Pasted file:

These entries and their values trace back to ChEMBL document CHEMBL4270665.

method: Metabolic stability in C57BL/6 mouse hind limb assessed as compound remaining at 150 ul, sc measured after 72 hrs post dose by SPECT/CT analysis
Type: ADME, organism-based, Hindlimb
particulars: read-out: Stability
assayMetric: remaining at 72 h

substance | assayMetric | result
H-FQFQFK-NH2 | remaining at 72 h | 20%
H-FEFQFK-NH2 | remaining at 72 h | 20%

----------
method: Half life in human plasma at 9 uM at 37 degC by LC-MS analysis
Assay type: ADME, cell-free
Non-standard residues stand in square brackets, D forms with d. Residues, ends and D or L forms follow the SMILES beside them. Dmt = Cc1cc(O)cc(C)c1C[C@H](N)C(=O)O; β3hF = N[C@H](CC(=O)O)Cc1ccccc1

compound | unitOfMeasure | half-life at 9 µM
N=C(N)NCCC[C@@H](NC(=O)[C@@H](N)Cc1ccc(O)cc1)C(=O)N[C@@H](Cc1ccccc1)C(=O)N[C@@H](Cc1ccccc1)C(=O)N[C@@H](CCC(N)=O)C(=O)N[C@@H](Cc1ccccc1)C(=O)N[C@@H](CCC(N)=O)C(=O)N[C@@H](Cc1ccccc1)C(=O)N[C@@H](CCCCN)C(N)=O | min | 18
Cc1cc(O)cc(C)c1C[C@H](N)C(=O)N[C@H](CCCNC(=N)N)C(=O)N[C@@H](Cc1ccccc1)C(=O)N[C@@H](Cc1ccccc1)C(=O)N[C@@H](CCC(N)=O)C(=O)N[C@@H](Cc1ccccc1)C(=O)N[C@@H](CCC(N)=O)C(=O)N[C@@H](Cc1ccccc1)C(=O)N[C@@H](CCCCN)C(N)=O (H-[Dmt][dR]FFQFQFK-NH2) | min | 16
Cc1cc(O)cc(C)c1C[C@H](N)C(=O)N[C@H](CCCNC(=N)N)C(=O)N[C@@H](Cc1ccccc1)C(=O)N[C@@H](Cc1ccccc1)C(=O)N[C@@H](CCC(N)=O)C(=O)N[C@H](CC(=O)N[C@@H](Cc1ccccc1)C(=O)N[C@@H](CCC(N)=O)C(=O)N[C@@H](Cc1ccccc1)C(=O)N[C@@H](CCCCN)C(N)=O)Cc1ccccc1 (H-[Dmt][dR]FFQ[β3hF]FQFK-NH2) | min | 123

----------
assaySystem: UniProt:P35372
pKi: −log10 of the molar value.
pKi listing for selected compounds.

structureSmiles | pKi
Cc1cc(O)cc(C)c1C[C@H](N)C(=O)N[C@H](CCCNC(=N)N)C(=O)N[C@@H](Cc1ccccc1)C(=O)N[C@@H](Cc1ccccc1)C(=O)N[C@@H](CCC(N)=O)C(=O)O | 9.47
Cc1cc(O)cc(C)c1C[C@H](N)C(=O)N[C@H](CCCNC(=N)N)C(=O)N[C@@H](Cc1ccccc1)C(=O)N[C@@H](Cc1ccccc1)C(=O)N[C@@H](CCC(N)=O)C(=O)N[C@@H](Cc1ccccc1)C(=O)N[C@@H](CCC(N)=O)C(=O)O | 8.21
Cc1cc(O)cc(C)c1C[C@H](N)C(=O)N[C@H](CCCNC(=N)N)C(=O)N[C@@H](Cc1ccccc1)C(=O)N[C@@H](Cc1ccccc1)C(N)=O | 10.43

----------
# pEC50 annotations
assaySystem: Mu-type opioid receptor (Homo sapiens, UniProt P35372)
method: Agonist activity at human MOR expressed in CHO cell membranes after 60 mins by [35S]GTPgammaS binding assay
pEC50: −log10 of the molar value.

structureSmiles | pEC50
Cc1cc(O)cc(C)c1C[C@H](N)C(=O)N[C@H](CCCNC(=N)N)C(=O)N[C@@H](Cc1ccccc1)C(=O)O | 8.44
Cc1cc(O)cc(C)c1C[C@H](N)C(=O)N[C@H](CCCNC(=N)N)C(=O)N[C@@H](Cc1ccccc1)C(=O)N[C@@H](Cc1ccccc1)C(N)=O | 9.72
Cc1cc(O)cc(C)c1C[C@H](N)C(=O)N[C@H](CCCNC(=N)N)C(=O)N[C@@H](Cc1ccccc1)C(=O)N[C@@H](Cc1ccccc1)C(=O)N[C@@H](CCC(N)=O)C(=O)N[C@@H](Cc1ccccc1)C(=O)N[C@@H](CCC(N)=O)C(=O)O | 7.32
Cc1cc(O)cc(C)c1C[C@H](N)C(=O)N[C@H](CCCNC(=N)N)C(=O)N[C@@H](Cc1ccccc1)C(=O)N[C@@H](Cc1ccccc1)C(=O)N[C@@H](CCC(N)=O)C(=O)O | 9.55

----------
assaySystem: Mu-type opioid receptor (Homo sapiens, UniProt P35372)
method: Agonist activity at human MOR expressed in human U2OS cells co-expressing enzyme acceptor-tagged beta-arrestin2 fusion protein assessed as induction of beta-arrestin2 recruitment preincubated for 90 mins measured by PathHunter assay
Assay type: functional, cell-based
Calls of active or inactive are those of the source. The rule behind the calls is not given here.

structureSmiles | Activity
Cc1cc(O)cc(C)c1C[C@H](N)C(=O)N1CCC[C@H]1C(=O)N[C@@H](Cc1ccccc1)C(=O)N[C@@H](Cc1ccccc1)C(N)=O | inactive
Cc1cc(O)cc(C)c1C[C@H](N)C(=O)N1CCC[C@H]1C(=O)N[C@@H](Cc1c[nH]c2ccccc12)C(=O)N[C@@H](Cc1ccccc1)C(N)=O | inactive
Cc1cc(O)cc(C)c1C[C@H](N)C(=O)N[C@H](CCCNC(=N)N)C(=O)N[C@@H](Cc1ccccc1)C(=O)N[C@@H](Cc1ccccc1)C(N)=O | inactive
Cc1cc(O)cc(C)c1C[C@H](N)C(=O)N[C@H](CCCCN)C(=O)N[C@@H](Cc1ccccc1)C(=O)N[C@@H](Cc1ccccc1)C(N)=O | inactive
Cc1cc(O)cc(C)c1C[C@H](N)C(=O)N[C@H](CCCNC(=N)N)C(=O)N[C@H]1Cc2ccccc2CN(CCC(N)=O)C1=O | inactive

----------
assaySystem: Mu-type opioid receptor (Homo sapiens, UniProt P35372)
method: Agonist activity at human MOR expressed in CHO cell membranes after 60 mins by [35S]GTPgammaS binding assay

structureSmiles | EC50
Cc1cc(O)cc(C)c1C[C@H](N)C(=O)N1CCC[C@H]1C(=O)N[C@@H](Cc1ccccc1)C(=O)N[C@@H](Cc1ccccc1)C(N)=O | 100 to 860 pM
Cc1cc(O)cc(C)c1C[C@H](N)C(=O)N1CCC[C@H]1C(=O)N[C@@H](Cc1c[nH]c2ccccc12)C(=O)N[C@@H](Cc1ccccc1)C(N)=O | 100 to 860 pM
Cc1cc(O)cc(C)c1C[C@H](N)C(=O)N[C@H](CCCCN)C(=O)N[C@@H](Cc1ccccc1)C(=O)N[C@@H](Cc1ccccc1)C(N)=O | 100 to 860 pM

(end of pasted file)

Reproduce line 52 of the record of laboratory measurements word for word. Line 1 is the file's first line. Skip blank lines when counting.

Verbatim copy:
Cc1cc(O)cc(C)c1C[C@H](N)C(=O)N[C@H](CCCCN)C(=O)N[C@@H](Cc1ccccc1)C(=O)N[C@@H](Cc1ccccc1)C(N)=O | 100 to 860 pM